With a wingspan of 55mm the spooky Dark Arches moth sweeps through the Museum of London, casting murky shadows throughout the galleries. Despite its monstrous size and menacing name, the Dark Arches moth is no danger to you or your beloved clothes. It is a common species found throughout the UK, so no need to run for cover if you spot one of these at home this autumn. A Dark Arches moths feeds on grass stems so isn’t interested in the materials found in our collection stores. Our Collection Care team can breathe a sigh of relief.

Woolly bear carpet beetle larva

Carpet beetle larva

Trick or treat? Click to reveal

Trick!

These are the larvae of Carpet Beetles, known as "woolly bears". They damage carpets, furniture, clothing, and insect collections as they feed on feathers, fur, hair or wool.

The larvae are small, only about 4 millimetres long, covered in brown hairs, and tend to roll up when disturbed. As they grow, they moult. The old cast-off skins may be the first sign of infestation.

Adults are often seen in April, May and June, seeking egg-laying sites. The larva are most active in October before they hibernate. The adult Carpet Beetle feeds only on the pollen and nectar of garden flowers, but lays its eggs in old birds’ nests, fabric or accumulated dust in buildings. It is the larvae from these eggs that do the damage. The life cycle takes about a year, and in hard times the larvae can survive starvation for several months. Carpet beetle damage consists of fairly well-defined round holes along the seams of fabric where the larvae bite through the thread.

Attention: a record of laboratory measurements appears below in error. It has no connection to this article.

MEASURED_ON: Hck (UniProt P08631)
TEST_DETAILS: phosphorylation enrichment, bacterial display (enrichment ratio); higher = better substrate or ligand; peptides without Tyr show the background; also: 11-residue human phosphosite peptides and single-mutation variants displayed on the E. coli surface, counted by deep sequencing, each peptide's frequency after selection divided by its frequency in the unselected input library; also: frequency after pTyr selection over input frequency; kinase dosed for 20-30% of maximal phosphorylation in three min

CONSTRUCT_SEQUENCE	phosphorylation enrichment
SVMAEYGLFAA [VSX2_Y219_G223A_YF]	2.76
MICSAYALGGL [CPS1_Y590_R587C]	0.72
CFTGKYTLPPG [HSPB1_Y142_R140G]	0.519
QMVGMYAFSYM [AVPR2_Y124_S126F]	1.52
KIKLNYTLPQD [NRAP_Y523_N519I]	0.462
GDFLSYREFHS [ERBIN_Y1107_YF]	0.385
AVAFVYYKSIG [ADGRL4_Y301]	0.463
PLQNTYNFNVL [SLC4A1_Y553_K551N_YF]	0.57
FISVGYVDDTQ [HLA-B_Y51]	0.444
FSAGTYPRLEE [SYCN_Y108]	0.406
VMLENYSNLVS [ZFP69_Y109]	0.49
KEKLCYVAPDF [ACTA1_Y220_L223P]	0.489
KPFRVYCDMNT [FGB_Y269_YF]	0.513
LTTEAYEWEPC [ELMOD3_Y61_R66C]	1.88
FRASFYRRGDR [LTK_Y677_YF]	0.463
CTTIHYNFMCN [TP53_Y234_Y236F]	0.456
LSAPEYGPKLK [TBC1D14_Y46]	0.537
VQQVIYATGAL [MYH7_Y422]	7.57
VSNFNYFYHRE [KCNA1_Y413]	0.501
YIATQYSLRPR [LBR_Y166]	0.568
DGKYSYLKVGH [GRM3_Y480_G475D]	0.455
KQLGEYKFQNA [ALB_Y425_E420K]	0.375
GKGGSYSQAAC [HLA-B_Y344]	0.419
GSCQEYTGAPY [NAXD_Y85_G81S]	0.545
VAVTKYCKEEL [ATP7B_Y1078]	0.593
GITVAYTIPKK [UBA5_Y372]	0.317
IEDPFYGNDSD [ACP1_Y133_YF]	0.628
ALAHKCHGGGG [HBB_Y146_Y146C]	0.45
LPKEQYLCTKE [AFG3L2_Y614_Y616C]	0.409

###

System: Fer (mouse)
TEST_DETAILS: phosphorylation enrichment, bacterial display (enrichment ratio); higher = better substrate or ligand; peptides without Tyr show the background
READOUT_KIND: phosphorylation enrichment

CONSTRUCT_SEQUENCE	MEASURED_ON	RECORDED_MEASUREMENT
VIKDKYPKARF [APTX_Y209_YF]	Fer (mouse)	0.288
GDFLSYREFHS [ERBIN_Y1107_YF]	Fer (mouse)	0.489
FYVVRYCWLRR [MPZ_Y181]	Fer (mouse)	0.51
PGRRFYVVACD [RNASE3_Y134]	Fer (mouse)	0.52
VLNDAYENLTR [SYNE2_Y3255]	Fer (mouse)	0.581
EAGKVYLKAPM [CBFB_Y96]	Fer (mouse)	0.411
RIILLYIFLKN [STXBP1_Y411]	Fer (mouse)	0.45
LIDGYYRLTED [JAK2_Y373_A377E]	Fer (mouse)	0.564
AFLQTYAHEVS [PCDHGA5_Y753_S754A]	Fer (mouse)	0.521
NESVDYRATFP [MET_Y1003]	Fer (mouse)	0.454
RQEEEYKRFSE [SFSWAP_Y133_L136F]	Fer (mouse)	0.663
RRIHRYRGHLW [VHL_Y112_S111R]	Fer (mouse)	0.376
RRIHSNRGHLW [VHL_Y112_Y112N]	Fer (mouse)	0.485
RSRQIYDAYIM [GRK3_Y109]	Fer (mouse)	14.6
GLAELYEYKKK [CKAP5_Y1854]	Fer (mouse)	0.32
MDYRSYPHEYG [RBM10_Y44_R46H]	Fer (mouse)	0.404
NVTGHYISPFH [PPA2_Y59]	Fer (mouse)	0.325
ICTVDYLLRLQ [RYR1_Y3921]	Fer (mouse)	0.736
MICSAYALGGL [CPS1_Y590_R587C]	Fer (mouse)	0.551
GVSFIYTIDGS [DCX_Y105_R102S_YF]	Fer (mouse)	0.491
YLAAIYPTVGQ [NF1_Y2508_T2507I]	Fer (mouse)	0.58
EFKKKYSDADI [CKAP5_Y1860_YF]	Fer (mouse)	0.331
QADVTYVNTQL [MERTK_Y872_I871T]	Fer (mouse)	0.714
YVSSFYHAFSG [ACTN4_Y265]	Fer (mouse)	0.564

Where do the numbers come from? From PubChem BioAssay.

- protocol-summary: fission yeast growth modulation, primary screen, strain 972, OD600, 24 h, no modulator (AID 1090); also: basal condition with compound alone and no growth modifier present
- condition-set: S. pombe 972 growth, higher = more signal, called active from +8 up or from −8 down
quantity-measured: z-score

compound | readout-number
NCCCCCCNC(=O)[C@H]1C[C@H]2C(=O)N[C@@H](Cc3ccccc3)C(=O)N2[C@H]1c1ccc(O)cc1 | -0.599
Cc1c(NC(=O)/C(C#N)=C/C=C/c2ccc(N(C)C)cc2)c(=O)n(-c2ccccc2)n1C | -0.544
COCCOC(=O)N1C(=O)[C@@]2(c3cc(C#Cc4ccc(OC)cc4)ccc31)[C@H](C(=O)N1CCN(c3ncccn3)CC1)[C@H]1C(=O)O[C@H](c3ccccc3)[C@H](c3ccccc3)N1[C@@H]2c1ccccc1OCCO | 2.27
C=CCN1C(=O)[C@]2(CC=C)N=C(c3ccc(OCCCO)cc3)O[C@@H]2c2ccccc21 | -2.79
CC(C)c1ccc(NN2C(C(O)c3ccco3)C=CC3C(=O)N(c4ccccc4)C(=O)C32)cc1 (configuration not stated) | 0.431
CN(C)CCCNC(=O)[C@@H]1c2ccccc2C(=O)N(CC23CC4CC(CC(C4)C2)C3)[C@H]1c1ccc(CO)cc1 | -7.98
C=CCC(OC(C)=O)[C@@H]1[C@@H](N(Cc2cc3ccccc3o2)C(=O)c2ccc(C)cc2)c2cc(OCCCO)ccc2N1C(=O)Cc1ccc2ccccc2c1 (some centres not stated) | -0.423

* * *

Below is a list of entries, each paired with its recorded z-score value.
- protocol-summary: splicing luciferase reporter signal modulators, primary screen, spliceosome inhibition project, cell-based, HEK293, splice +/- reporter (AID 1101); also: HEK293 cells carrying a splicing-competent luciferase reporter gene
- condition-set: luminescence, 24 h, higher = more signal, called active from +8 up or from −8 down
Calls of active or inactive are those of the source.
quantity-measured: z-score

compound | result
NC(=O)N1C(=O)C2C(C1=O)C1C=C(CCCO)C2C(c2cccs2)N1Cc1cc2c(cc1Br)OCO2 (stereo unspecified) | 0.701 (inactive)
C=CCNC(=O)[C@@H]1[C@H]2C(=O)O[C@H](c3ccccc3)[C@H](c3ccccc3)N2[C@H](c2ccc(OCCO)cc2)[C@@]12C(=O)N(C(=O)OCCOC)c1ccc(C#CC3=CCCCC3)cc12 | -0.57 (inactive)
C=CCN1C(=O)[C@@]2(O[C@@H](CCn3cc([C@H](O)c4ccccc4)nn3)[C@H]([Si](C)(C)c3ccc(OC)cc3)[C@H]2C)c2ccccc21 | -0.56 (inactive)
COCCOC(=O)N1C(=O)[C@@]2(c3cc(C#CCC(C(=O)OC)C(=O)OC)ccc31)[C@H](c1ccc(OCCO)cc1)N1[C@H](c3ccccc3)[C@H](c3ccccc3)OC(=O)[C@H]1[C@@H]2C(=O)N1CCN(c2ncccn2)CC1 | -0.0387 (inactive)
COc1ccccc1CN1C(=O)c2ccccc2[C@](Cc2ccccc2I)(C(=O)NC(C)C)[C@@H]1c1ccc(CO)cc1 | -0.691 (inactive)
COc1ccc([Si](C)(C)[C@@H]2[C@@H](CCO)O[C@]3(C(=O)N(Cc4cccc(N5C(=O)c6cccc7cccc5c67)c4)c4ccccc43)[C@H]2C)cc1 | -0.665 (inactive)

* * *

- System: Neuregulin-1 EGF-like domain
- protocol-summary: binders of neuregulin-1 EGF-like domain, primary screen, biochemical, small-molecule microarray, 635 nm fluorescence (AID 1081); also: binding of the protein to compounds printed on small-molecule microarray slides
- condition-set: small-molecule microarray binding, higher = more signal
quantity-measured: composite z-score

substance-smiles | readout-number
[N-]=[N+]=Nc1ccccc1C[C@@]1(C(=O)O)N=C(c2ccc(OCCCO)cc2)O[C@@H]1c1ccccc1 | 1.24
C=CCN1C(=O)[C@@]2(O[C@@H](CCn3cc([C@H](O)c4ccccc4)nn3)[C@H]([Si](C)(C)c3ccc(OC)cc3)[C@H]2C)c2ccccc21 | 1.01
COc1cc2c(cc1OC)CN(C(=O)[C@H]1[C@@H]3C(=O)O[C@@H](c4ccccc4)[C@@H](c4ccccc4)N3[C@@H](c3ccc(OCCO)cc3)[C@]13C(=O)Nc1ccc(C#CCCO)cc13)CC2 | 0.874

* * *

At the Museum of London we have to be extra vigilant and ensure that we place blunder traps to keep an eye on the population of carpet beetles. We make sure that woolly bears are spotted early, before they munch, munch, munch their way through the collection.

Ectoplasm in a pest trap.

Glow in the dark ectoplasm captured in a pest trap

Trick or treat? Click to reveal

Treat!

Looks like we've found some shimmering ectoplasm in one of the museum's pest traps. Fortunately, this specimen is a toy purchased from a joke shop.

Ectoplasm is not a threat to museum collections. It does exist, but Ghostbusters! got some facts wrong. In biology, ectoplasm describes the outer layer of cytoplasm that makes up an amoeba.

Ectoplasm is a term also used to describe substances created by, or emitted from, spiritual entities. It is often described as a viscous, gelatinous substance, sometimes translucent, sometimes green. If we did find this on the collections, it is likely that this would be a problem, but luckily we’ve not come across it. Even at Halloween!

Hopefully you can now tell the harmless home invaders from the creepy collections-chewers. If you want to learn more about the work of the Collection Care team, or how you can protect your possessions from these pests and others, see our E-Learning Tools on museum pests.

Happy Halloween! Don't let the moth larvae bite!